Someday, there will be a trivia question about this movie.
As in, ‘name the film that Jackie Chan [finally] faced off against Arnold Schwarzenegger’. Honestly, I never thought I’d see the day.
Set in the Early 1700s, Iron Mask continues the adventures of cartographer Jonathan Green (Jason Flemyng) of Forbidden Kingdom. While mapping the Russian Far East, Green is arrested and thrown into prison. Locked away, he sends a carrier dove to his loving wife in the hopes that she might rescue him. However, when the letter accidentally ends up in the hands of the prisoners of the Tower of London, they attempt to use this opportunity to their advantage. Re-sending the message to its intended recipient, they write another letter explaining that they can help her find her husband if she helps them escape. After receiving the letter, the woman rushes to the Tower, bent on finding help to save the love of her life.
Directed by Oleg Stepchenko, Iron Mask (or Viy 2: Journey to China) is a blend of fantasy and historical genres that is meant to charm but confuses instead. Don’t get me wrong. There are some excellent ideas within Mask that work to its advantage. An ancient witch hiding her identity and the connection with dragons creates an element of whimsy. A daring prison escape provides some solid action pieces. Even some brief comedy shows what always set Arnie and Chan apart from other action heroes. However, all of these elements end up working against one another due to their constant tonal shifts and plot changes, leaving the viewer frustrated as the credits roll.
Sadly, the most disappointing aspect of the film is the work between icons Chan and Schwarzenegger. The sheer prospect of having those two names in the same film together is both surprising and welcome. Both once pinnacles of the action genre, these are two men who could have (should have?) found their way into a film together 20 years ago and expectations would have been high.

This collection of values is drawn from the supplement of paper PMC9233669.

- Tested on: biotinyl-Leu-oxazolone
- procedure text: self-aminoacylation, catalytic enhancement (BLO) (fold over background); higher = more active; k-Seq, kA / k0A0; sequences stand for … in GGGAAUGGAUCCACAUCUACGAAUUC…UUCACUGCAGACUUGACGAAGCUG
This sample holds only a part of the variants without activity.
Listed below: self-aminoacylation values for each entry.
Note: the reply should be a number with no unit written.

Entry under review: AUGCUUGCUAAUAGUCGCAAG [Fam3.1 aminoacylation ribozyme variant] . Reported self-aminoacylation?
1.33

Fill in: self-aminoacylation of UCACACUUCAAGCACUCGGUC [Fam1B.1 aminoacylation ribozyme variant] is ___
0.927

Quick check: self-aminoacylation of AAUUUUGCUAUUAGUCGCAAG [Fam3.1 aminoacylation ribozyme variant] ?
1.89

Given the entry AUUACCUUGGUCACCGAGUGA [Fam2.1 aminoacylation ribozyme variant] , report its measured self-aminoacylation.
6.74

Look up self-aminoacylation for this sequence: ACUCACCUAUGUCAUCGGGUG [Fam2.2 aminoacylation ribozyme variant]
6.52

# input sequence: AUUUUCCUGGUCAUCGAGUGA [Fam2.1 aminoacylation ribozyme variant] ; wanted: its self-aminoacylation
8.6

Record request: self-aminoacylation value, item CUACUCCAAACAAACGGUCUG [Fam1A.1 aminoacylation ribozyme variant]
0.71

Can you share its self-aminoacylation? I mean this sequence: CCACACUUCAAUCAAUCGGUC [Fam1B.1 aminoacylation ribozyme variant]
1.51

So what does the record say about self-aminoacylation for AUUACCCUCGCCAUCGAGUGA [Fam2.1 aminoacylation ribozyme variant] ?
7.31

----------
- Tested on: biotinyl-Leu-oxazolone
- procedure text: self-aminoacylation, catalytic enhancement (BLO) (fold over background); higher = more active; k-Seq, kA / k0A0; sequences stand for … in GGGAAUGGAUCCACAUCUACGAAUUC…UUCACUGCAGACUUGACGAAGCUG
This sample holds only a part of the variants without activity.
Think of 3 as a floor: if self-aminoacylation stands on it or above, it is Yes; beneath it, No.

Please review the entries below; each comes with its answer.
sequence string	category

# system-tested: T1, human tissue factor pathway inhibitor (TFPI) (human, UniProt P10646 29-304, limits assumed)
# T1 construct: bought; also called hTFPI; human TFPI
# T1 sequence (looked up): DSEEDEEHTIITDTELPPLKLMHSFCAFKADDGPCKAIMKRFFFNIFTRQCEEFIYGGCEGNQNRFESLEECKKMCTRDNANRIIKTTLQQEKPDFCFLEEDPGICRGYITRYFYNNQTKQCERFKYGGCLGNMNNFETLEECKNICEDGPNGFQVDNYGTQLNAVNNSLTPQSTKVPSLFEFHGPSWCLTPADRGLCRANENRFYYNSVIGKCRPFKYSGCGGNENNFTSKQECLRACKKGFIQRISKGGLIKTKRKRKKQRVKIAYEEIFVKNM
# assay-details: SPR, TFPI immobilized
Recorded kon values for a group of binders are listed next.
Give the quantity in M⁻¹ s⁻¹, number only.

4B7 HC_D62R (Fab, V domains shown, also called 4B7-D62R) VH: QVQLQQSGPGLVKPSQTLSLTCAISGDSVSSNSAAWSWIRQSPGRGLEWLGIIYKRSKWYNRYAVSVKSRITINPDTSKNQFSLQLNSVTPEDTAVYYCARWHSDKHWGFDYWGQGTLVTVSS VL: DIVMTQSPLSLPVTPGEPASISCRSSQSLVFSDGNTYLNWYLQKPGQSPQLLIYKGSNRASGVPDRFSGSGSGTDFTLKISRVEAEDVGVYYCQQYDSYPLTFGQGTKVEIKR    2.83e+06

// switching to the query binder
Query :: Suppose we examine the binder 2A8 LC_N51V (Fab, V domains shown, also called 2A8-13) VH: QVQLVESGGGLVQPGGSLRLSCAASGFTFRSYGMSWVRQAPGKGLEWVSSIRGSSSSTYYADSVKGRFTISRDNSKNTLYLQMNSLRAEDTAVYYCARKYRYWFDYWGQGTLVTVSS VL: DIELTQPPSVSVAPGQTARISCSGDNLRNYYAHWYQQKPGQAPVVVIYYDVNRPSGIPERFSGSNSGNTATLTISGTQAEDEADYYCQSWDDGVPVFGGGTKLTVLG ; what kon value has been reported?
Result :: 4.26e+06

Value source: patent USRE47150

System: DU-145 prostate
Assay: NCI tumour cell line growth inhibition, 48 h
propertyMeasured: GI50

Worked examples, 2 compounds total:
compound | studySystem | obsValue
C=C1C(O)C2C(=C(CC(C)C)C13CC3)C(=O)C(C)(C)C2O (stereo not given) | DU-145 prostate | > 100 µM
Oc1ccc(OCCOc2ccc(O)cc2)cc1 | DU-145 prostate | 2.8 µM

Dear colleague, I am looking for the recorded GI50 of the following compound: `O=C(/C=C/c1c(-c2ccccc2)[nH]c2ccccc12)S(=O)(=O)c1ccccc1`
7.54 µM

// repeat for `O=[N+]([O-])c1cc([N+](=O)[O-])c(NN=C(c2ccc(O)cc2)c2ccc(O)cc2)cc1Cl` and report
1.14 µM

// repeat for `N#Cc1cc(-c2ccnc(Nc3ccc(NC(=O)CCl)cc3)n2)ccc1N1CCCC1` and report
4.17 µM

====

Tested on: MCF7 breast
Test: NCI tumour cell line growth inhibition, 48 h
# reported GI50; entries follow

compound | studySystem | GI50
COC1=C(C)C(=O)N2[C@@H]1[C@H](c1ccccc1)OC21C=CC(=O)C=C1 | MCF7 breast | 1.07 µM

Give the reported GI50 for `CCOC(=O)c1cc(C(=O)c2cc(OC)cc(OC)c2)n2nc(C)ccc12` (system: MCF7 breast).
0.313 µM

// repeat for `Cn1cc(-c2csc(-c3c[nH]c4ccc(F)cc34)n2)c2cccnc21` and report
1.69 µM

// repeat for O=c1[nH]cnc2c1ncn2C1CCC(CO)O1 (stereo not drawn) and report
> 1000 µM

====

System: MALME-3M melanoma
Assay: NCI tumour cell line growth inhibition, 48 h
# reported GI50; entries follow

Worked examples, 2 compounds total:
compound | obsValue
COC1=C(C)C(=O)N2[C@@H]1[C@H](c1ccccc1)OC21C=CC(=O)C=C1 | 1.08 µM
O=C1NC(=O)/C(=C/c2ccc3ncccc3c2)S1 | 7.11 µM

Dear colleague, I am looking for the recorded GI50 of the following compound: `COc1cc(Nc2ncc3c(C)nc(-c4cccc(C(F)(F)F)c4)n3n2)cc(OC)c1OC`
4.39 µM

Unfortunately, that was 20 years ago.
While both men still have much to offer in terms of their film careers, to see the 73-year-old Arnie face off against 66-year-old Chan simply misses the energy and enthusiasm that we might have seen in their youth. While funny and entertaining, one can’t help but wonder what might have been had they taken the opportunity to do this when they were closer to their prime.
Having said this though, it’s worth noting that much of the ‘heavy lifting’ is left to actress Yao Xingtong who impresses with her physical skills and speed. As Cheng Lan, Yao Xingtong displays a gift for action set-pieces and keeps the film moving. Again, due to some strange scripting, her role is downplayed until the halfway mark of the film yet she is easily the most memorable part of the story.
Thematically, Iron Mask shifts gears wildly at times. For example, conversations about the perceived threat of scientific thought begin the film… yet then seems to validate those fears by the end of the film. Although, the film does finally seem to settle on the over-arching idea that one can judge the soul of the person by their actions. In other words, as characters such as Peter the Great and the evil witch wear masks that hide their true selves, their behaviour speak to the nature of their intentions and identifies their characters.
On paper, there is much to like about Iron Mask. Even so, the film ultimately thwarts all that good will and frustrates. Despite having some quality pedigree and potential, the film simply does not have enough Iron in its heart to mask its problems.
Iron Mask is available on Blu-Ray, DVD, and VOD on Tuesday, March 23rd, 2021.